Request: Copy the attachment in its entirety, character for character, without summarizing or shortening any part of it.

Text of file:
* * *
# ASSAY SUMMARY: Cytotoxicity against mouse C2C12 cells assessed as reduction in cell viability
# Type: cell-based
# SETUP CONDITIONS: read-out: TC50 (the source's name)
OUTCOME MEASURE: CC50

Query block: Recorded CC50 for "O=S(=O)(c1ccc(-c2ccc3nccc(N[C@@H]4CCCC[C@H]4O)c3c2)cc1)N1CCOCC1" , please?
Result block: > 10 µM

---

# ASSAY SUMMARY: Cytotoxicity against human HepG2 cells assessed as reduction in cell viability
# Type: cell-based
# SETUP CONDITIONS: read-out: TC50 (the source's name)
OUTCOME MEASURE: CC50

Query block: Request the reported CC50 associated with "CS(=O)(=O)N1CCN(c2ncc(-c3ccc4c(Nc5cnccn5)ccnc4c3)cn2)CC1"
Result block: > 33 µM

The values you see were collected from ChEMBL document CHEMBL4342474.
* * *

# ASSAY SUMMARY: Cytotoxicity against mouse C2C12 cells assessed as reduction in cell viability
# Type: cell-based
# SETUP CONDITIONS: read-out: TC50 (the source's name)
OUTCOME MEASURE: CC50

Query block: Recorded CC50 for "O=S(=O)(c1ccc(-c2ccc3nccc(N[C@@H]4CCCC[C@H]4O)c3c2)cc1)N1CCOCC1" , please?
Result block: > 10 µM

---

# ASSAY SUMMARY: Cytotoxicity against human HepG2 cells assessed as reduction in cell viability
# Type: cell-based
# SETUP CONDITIONS: read-out: TC50 (the source's name)
OUTCOME MEASURE: CC50

Query block: Request the reported CC50 associated with "CS(=O)(=O)N1CCN(c2ncc(-c3ccc4c(Nc5cnccn5)ccnc4c3)cn2)CC1"
Result block: > 33 µM

The values you see were collected from ChEMBL document CHEMBL4342474.